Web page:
GeoTab reports that US-83, which runs from Brownsville at the southern-most tip of Texas on the Mexico border to the border of Oklahoma at the north end of the Texas panhandle, is the most deadly highway in Texas, with an average of 26 fatal crashes a year over the last decade.

Fatal Crashes by Weather Condition and Light Condition

Perhaps not surprisingly, crashes are highly affected by weather and light conditions.

The table below provides a breakdown of fatal crashes by weather and light conditions across Texas in 2017.

Weather ConditionDaylightDark, but LightedDarkDawn or DuskOther / UnknownTotal
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Fatalities (All Crashes) by Road Type in Texas

Like in a lot of large states, especially, the urban-rural divide is striking when considering traffic fatalities. The table below illustrates the number of crashes on both urban and rural Texas roadways between 2008 and 2017.

Road Type2008200920102011201220132014201520162017
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Fatalities by Person Type

We don’t often think in these terms, but it’s not only motorists who die on Texas roads. Pedestrians, cyclists, and others are part of the state’s transportation system, too.

The table below shows 2017 fatalities by person type.

Person Type20132014201520162017
Passenger Car1,0671,1371,1711,2191,252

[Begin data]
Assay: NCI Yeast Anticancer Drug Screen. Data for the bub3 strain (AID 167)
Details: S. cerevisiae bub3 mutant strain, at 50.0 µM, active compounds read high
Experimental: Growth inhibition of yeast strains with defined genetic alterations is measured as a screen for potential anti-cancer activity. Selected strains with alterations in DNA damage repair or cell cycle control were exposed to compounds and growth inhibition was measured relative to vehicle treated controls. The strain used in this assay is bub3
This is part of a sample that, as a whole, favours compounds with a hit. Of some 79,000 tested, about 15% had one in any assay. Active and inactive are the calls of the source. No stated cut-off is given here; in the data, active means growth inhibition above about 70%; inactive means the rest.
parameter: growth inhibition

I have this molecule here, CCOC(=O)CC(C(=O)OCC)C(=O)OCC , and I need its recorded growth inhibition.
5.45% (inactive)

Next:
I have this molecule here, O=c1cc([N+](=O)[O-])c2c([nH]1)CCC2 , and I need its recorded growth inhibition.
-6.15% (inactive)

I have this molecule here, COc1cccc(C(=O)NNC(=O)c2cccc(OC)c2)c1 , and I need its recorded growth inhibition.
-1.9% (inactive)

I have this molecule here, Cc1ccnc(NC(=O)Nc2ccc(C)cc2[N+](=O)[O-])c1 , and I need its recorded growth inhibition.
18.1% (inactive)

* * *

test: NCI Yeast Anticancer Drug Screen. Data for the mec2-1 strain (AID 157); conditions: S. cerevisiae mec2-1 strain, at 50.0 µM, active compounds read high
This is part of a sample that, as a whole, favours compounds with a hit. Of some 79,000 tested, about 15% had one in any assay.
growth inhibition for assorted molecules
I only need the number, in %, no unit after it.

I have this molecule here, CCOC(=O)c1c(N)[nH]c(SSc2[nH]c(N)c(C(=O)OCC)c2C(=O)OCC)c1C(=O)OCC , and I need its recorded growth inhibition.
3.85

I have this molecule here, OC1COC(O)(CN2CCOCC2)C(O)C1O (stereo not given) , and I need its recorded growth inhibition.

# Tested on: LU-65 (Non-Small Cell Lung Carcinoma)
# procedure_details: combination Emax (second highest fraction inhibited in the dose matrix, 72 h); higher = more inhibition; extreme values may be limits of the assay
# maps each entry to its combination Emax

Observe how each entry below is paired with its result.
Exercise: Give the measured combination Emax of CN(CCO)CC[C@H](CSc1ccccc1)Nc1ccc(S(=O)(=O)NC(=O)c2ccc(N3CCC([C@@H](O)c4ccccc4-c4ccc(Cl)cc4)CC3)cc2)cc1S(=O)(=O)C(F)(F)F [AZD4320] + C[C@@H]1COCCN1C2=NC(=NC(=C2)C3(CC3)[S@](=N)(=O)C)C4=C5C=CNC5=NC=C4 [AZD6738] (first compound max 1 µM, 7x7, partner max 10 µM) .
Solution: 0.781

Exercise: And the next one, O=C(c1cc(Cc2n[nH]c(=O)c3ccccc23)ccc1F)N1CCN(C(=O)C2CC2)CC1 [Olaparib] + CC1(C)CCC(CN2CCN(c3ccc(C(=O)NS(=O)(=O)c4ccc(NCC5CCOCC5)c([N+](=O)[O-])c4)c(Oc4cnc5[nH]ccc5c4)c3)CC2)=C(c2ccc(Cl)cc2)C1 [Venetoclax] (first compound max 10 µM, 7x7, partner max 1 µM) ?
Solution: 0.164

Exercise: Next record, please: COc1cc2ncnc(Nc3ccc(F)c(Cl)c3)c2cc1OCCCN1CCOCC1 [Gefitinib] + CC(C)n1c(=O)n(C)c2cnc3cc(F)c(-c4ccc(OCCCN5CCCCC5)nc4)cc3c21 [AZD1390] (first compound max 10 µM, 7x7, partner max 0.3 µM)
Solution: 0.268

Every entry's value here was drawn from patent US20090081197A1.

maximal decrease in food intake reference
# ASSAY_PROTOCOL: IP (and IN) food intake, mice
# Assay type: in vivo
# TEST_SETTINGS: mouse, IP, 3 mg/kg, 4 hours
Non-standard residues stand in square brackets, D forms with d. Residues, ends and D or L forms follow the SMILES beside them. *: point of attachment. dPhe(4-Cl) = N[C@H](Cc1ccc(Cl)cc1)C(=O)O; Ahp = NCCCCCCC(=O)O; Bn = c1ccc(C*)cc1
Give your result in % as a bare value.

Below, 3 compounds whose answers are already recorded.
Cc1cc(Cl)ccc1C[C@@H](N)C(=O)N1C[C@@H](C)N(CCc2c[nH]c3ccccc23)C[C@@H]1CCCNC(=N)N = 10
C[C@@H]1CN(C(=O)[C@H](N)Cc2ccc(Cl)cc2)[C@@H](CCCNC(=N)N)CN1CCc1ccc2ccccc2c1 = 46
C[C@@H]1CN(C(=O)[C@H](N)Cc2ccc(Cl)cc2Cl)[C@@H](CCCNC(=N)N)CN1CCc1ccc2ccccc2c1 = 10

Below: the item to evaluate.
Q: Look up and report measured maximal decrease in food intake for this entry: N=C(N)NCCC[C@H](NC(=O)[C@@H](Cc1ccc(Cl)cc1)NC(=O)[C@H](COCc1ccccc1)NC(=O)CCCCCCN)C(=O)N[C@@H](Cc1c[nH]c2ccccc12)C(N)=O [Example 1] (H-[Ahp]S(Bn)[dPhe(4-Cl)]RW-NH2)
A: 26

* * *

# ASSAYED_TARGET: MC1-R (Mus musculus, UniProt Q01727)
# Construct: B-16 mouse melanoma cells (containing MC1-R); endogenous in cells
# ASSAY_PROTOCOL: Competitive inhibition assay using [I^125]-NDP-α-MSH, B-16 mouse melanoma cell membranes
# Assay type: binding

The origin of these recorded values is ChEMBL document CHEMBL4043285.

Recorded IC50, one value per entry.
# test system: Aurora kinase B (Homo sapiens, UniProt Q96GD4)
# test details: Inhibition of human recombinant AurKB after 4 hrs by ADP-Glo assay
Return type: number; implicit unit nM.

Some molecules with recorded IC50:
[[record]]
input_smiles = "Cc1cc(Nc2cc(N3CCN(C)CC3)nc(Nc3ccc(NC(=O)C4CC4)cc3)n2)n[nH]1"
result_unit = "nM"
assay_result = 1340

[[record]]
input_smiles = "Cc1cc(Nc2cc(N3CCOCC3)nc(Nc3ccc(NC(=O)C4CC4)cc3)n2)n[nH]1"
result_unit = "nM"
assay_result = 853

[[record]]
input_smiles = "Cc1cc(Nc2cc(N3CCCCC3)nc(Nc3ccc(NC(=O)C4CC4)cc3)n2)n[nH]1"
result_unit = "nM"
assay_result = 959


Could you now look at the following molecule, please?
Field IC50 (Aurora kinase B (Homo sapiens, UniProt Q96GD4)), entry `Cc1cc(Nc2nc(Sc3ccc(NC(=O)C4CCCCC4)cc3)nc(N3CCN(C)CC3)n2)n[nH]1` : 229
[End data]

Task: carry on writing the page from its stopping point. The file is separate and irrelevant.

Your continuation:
Light Truck - Pickup606693626636588
Light Truck - Utility441480483441457
Light Truck - Van9587888764
Light Truck - Other111118
Large Truck111114100109129
Other/Unknown Occupants2321232731
Total Occupants2,3512,5352,5092,5402,545
Total Motorcyclists493451452495490
Bicyclist and Other Cyclist4850526559
Other/Unknown Nonoccupants1721202221
Total Nonoccupants545550621762687
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Fatalities by Crash Type

The table below shows the number of Texas fatalities by crash type from 2013 to 2017.

Crash Type20132014201520162017
Total Fatalities (All Crashes)3,3893,5363,5823,7973,722
Single Vehicle1,8151,9131,8481,9821,914
Involving a Large Truck535553567558649
Involving Speeding1,1811,2771,1251,0761,029
Involving a Rollover1,0111,0919831,020942
Involving a Roadway Departure1,8361,9121,8001,8601,832
Involving an Intersection (or Intersection Related)668667709719724
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It’s striking that the highest number of fatalities in Texas result from crashes involving a single vehicle.

Five-Year Trend For The Top 10 Counties

Texas is one of the fastest-growing states in the United States.

The table below provides the five-year road fatality trends for the Lone Star State’s 10 biggest counties.

RankTexas Counties by 2017 Ranking20132014201520162017
1Harris County369417391447456
2Dallas County225238259315282